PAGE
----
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Snowpocalypse jam on the roads shows need for transportation alternatives

    The late novelist David Foster Wallace told a story during a speech once about two fish swimming along when an older fish made a comment about the water that day. The younger fish scoffed, what’s he talking about?
    The point being the most common things are the ones you rarely notice. Take for example the automobile. You certainly notice when a ridiculously expensive foreign sports car goes by at 100 mph, but as a whole, cars have become to north Georgia like water to the fish. The use of automobiles for transportation is so ingrained that 99 percent of the time you never think about them and you certainly don’t consider alternatives.
    That is until something like an ice event barrels through the area mid-morning with some (but not a lot of) warning. In that case, if you were trying to get home from anywhere further south than Tate, you had plenty of time to consider the automobile both as a form of transportation and a punishment from the seventh level of Hell.
    The case can be made on both the recent snow/ice events that what shut us down so completely was partly the roads and weather, but part of the blame also goes to cars.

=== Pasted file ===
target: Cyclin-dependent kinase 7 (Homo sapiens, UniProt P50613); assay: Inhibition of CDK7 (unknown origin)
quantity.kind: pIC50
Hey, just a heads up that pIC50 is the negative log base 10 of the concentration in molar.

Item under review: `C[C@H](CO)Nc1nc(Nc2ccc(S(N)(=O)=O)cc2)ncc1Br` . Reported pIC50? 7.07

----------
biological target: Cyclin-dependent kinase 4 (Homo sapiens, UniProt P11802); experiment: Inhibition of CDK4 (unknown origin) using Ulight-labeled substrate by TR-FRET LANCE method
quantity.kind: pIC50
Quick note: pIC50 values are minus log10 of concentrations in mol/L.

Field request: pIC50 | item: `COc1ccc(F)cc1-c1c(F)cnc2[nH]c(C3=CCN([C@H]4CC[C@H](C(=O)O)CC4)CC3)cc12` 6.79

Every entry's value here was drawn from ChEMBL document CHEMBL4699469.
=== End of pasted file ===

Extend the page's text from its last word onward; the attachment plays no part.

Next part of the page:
In the late January snowpocalypse: no one could get anywhere in their car because there were too many other people who also couldn’t go anywhere in their cars. In fact at its simplest, the problem resulted from too many cars on roads that were no longer functioning and no other means to get anywhere.
    We blamed the ice and snow for leaving us stuck at home, but it was really the fact that in Georgia we haven’t created any options other than driving.
    The lack of any alternatives for getting out of the Atlanta area stuck out clearly in our snow event, especially when compared to other eastern cities. It’s not that everyone in Chicago, Boston and New York knows how to drive in the snow or that their cities have some magic concoction to dump on the roads, in those places not everyone has to get from point A to point B by car. When roads are less than ideal, you have choices.
    In Atlanta, the ninth largest metropolitan area in America, we continue to rely almost exclusively only on one form of transportation to serve an area of  5,457,831, particularly as this relates from getting from northern suburbs to the area inside the perimeter.
    What is scary to ponder is if you look how a relatively benign occurrence, like snow and ice, jammed all the roads, imagine the chaos that would happen if a real emergency (big fire, terrorist threat/attack, tornadoes) struck the metro area and damaged key roads. Based on what we saw with the snow and ice, try to imagine if a portion of I-75 north between the I-285 and I-575 junctions was suddenly left impassable. People might not get home for a week.
    Even though buses may not go much better than cars in the snow, they are infinitely better at moving a lot of people without jamming up roads. And subways and trains run well in all weather.
    Rather than jumping on the governor, mayor and state leaders for not keeping a better eye on the weather, Georgians should be taking them to task for continuing our thorough dependence on the auto in this state.